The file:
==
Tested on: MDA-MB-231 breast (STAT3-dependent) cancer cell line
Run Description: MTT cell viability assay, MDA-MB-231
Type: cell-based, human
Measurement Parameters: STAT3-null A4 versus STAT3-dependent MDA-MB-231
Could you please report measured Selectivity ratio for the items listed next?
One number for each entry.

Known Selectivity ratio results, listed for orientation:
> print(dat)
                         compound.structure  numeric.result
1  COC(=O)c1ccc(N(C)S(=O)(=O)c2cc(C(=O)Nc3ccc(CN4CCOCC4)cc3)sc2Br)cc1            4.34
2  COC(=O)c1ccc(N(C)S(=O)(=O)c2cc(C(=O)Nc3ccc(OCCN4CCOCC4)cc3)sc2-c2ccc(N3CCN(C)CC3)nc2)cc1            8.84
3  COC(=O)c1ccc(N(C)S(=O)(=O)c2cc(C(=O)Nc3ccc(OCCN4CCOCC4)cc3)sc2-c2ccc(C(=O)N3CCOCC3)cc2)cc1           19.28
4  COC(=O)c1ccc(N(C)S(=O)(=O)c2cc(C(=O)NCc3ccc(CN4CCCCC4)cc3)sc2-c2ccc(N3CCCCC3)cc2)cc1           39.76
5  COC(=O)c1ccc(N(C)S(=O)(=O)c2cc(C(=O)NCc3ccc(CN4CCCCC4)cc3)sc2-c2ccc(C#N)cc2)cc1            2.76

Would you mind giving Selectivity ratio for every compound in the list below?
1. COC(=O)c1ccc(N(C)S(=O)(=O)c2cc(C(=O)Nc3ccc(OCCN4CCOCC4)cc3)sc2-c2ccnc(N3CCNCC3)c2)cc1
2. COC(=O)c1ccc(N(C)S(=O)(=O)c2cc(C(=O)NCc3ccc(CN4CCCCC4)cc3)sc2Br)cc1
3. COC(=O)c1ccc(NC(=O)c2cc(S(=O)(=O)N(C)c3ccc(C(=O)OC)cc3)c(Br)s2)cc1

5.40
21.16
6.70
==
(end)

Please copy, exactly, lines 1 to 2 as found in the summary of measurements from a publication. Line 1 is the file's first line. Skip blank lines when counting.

Tested on: MDA-MB-231 breast (STAT3-dependent) cancer cell line
Run Description: MTT cell viability assay, MDA-MB-231